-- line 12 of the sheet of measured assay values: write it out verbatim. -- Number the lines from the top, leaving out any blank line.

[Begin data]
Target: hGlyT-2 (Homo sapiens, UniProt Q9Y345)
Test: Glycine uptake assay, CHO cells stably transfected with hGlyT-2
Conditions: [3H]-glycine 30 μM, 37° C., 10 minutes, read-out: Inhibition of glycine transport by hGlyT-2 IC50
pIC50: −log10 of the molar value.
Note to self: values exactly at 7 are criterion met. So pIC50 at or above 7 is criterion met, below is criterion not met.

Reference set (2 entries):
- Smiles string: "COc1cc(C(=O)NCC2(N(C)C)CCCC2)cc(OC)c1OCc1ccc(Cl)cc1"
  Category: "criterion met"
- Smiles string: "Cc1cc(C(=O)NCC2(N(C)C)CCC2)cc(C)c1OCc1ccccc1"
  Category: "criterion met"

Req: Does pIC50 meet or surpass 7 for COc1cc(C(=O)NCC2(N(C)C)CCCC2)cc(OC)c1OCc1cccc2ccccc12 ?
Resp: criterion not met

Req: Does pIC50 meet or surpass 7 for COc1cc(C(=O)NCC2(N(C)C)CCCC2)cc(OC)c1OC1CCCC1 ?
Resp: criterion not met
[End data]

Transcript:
Resp: criterion not met